Kampen (Ov): Onze Lieve
Vrouw ten Hemelopneming or Buitenkerk part 1/2
name Buitenkerk (buiten =
outside) reminds of the time that this part of Kampen lay outside the
walls of the town. Originally a chapel stood here, dedicated to the
twelve apostles. Ca. 1335, when it was protected by the walls, work on
a cruciform basilican church was started. The choir and the transept
were finished in the third quarter of the 14th century. At that time
these parts of the church were still covered with tuff, only part of
which is still there.
The nave was built in the last quarter of that century, led by Rutger
van Keulen. The intention to build a basilican church was abandoned,
and instead a hall-church was built, with three aisles of equal height.
The northern aisle with portal and stair-turret were finished ca. 1400,
while the south aisle followed shortly after that.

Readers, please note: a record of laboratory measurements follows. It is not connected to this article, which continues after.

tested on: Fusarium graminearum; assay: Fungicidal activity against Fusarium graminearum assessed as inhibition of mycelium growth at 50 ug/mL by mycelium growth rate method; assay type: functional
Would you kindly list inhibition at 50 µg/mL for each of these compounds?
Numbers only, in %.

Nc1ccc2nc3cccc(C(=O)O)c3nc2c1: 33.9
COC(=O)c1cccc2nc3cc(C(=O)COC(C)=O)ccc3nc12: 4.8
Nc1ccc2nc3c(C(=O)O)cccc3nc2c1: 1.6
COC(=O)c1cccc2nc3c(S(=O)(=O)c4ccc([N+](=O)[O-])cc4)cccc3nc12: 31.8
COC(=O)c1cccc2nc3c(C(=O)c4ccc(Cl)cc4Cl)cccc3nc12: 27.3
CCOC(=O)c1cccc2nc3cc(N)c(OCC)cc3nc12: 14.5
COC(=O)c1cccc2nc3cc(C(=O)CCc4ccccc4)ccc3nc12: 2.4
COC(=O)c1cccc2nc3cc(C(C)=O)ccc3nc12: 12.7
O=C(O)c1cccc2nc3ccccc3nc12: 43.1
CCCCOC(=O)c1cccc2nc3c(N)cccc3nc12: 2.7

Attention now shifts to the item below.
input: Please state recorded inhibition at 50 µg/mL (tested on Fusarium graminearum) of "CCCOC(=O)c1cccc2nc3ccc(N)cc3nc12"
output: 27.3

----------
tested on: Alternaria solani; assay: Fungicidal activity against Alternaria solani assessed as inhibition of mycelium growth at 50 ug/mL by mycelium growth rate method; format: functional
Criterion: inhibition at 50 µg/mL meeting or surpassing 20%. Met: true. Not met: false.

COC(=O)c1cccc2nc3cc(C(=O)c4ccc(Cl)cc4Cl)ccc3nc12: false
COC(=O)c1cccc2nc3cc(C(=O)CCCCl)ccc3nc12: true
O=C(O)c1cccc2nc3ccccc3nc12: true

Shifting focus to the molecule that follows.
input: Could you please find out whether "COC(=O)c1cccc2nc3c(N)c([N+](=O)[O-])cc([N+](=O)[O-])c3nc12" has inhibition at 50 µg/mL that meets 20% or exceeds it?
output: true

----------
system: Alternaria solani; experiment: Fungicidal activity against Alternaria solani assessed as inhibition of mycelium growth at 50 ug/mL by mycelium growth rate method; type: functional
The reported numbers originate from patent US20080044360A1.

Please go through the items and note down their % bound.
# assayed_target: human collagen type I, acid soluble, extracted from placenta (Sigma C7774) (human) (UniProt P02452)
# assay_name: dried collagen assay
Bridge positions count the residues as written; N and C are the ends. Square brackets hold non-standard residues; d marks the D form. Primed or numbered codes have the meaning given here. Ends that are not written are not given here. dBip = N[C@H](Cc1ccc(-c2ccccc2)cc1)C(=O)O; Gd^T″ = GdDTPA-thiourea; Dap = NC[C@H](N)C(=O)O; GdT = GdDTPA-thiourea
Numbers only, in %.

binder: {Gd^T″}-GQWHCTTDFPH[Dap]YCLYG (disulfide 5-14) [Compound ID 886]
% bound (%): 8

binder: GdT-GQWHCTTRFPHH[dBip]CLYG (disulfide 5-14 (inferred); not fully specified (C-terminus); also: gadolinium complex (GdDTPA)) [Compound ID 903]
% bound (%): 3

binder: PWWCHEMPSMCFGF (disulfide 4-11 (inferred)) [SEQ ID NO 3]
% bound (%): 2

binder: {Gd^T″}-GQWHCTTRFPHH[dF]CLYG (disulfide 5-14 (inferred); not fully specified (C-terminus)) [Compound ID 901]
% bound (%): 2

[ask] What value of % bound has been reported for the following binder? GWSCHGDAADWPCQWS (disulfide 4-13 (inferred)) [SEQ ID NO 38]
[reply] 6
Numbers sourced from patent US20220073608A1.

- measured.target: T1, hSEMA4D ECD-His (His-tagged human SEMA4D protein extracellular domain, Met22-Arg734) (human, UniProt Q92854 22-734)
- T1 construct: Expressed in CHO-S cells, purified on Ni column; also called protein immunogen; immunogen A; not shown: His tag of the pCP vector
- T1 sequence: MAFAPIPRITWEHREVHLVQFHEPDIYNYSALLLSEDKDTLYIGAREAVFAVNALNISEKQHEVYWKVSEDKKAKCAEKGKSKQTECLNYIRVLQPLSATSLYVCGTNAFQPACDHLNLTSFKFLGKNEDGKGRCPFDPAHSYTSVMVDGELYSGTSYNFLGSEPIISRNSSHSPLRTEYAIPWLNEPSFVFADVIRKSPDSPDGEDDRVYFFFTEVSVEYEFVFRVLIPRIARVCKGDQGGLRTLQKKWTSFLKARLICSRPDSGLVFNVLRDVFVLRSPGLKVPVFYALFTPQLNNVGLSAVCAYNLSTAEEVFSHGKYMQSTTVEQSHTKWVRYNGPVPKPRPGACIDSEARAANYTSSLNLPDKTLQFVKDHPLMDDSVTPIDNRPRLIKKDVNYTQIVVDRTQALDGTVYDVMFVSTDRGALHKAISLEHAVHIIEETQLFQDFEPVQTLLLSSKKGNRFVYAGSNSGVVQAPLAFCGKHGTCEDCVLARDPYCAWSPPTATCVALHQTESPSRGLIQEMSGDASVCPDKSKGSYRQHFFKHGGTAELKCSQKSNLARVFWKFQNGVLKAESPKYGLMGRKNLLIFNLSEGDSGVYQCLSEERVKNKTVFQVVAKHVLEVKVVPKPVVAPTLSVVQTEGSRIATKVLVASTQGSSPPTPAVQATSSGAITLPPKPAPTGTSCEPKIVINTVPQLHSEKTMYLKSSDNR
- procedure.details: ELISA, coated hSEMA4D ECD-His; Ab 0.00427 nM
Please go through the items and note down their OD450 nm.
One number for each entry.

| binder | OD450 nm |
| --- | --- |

Next to the choir stands an unusually big polygonal sacristy which
probably dates from the second half of the 15th century.
The tower was built between 1453 and 1481. On top originally was a
natural stone lantern tower. The upper part of the tower collapsed in
1607 and was never rebuilt or replaced.
From 1580 until the end of the 18th century the church was a protestant
one. After the protestants had abandoned it it was used as a stable and
fell into decay. In 1809 king Lodewijk Napoleon returned the church to
the catholics who until then had been using two small hidden churches.
Although the king intended to do some justice to the, until then
oppressed catholics, they usually were handed ruins and neglected
buildings like this one. Several restorations have been carried out
since. A restoration from 1886 until 1893 by I. Gosschalk, using plans
Cuypers and under his supervision, resulted in the
most of the tuff at the outside of the church by industrially-made
bricks. In 1963 the church had once again fallen into decay and was
closed for safety reasons, making another restoration necessary, which
lasted until 1970. Today, new repairs are badly needed.